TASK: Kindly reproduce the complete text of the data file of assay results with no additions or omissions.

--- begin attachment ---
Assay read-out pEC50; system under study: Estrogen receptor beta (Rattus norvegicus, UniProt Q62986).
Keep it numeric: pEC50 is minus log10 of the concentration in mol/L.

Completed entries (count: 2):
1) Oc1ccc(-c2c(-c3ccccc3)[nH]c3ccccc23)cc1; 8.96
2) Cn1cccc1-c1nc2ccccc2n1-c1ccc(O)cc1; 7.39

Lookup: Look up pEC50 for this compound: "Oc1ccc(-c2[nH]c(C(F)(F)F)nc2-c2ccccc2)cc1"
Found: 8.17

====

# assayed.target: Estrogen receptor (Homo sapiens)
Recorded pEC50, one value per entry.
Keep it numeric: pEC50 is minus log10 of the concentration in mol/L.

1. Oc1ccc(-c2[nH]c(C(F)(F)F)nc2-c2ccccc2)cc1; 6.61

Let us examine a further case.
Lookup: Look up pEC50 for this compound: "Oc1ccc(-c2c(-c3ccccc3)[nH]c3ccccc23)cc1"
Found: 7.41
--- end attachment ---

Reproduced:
Assay read-out pEC50; system under study: Estrogen receptor beta (Rattus norvegicus, UniProt Q62986).
Keep it numeric: pEC50 is minus log10 of the concentration in mol/L.

Completed entries (count: 2):
1) Oc1ccc(-c2c(-c3ccccc3)[nH]c3ccccc23)cc1; 8.96
2) Cn1cccc1-c1nc2ccccc2n1-c1ccc(O)cc1; 7.39

Lookup: Look up pEC50 for this compound: "Oc1ccc(-c2[nH]c(C(F)(F)F)nc2-c2ccccc2)cc1"
Found: 8.17

====

# assayed.target: Estrogen receptor (Homo sapiens)
Recorded pEC50, one value per entry.
Keep it numeric: pEC50 is minus log10 of the concentration in mol/L.

1. Oc1ccc(-c2[nH]c(C(F)(F)F)nc2-c2ccccc2)cc1; 6.61

Let us examine a further case.
Lookup: Look up pEC50 for this compound: "Oc1ccc(-c2c(-c3ccccc3)[nH]c3ccccc23)cc1"
Found: 7.41